The INNOCN 13A1F has two USB-C slots and an HDMI port so it can be used with most devices, including gaming consoles. However, the test unit somehow needed two USB-C slots to be connected for it to work. The HDMI slot has no issues, but you will need to keep the monitor plugged into a power source to use it.
You also get a pair of built-in speakers with the product, but they sound tinny and incapable of gaming-grade audio. However, its nice to have them if you want to use the 13A1F for gaming while traveling. But for use with laptops, then the clear choice should be your computer’s built-ins which are surely more powerful.
Display and Performance
The INNOCN 13A1F sports a 13.3-inch OLED panel with a 1920 x 1080 resolution, a 60Hz refresh rate, and a 1ms response time. Its brightness is rated at 400 cd/m2, while the contrast is listed at 100000:1 for better black depth. The brand mentioned that this model is HDR-compatible but only available via the HDMI slot.
1080p looks great at this size, so you don’t have to worry about not getting a higher resolution. Letters and numbers look crisp and legible, while images and graphics look detailed and clear. It’s great for all-around use, although it might be too small for some to use as a primary display.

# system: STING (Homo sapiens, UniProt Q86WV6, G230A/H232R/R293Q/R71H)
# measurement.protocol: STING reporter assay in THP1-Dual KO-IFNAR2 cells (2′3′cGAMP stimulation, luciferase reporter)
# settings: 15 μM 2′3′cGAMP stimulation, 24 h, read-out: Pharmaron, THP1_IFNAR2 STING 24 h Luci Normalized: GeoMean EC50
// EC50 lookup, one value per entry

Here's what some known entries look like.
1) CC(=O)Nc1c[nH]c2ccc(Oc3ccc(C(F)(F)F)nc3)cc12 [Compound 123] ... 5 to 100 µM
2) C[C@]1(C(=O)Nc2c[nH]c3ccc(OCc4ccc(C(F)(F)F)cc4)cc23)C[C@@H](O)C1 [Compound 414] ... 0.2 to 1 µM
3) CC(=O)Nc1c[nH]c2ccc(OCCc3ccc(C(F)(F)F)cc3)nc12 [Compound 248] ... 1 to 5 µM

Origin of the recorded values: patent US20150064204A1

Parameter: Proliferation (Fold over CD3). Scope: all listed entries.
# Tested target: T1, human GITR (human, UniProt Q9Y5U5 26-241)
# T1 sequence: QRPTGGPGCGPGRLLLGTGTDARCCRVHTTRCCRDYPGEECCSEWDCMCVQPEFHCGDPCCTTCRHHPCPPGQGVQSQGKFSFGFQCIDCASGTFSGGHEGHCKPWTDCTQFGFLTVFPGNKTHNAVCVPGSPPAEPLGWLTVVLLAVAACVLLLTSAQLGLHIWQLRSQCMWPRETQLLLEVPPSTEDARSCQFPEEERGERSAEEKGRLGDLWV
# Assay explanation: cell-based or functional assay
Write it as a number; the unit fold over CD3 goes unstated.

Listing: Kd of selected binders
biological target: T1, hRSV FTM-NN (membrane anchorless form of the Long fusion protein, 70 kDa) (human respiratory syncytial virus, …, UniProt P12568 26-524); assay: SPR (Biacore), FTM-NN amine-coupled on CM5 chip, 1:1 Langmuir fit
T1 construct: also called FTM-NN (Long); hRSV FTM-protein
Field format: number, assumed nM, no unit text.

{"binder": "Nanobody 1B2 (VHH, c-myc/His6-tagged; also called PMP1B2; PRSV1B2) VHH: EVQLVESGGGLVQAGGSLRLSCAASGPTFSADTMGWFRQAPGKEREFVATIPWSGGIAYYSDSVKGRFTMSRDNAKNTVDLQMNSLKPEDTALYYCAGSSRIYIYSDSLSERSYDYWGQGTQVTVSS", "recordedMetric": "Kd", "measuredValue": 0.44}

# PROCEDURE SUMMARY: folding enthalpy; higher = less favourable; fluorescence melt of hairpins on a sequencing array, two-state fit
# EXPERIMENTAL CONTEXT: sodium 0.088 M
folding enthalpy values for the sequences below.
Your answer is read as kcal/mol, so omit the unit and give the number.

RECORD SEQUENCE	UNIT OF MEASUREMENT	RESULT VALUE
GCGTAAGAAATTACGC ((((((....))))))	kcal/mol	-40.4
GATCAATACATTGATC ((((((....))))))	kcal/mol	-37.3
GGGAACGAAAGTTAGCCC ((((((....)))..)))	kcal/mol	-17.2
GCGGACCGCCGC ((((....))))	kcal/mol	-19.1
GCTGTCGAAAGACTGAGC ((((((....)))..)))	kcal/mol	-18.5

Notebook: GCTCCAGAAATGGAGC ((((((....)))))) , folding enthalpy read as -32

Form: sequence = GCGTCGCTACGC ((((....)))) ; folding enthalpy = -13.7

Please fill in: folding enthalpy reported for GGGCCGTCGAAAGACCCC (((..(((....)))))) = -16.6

The INNOCN 13A1F covered an impressive 100% sRGB, 96% Adobe RGB, and 95% of DCI-P3. Its default accuracy had a high deltaE average of 3.05, so it’s not the best for editing work. However, that’s common with wide gamut displays, so this is a sign that it is still within reasonable limits.
It doesn’t have a backlight unit like other panel types, but OLEDs are known to be dimmer than the others. This model’s brightness was measured at 171.8 cd/m2, but we know that the Spyder Elite was underreporting it, so the actual could be around 230 cd/m2-ish. What’s most impressive was its contrast ratio which peaked at 171530:1 at 100% brightness.
The monitor is capable of excellent dark scenes and appreciable HDR performance because of that. However, some black crush can happen if you turn the brightness up, so we only recommend doing that if you use the display in a well-lit area. It’s also almost unusable when hit with direct sunlight, so make sure to find a well-shaded spot.